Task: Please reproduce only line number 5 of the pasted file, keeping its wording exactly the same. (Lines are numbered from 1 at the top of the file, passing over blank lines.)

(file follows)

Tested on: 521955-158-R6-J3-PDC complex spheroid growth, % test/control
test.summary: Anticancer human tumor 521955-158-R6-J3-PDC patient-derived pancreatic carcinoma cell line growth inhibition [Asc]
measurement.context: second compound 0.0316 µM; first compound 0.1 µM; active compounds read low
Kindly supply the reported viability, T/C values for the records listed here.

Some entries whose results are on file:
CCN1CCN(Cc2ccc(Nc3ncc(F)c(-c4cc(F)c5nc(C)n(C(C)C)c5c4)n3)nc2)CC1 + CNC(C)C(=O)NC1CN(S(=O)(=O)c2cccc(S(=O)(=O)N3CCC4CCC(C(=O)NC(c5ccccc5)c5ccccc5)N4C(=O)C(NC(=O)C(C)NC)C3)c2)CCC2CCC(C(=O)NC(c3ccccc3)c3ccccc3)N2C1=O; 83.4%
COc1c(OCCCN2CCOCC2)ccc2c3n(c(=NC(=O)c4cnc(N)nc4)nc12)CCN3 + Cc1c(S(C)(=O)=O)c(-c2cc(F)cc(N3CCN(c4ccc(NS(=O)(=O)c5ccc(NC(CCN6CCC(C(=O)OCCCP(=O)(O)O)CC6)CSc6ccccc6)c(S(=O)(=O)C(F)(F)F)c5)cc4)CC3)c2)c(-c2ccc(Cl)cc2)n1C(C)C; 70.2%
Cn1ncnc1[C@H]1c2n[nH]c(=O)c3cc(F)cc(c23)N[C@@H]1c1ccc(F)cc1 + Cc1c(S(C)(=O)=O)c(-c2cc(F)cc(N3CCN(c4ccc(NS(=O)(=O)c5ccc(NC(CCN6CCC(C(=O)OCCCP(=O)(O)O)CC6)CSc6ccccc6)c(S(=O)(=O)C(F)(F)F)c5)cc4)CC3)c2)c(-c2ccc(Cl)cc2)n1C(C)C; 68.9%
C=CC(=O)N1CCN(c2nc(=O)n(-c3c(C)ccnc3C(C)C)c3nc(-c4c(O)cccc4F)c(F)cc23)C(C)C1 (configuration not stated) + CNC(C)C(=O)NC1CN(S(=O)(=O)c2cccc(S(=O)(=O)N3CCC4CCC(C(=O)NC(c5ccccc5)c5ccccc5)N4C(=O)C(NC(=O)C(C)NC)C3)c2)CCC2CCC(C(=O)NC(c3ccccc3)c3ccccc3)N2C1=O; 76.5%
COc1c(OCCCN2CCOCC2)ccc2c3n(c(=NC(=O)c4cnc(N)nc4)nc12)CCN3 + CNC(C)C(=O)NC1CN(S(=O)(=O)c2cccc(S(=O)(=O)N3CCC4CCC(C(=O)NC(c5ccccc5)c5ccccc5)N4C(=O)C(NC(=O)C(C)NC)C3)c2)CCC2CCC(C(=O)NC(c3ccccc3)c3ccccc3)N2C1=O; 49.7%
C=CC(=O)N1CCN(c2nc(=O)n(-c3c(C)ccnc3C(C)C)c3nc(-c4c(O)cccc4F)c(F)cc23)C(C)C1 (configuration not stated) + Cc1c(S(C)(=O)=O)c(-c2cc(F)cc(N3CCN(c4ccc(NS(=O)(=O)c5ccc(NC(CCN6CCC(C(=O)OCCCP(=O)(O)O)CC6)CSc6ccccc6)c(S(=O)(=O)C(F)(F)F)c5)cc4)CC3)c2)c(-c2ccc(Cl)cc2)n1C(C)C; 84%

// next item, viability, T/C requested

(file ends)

Some entries whose results are on file: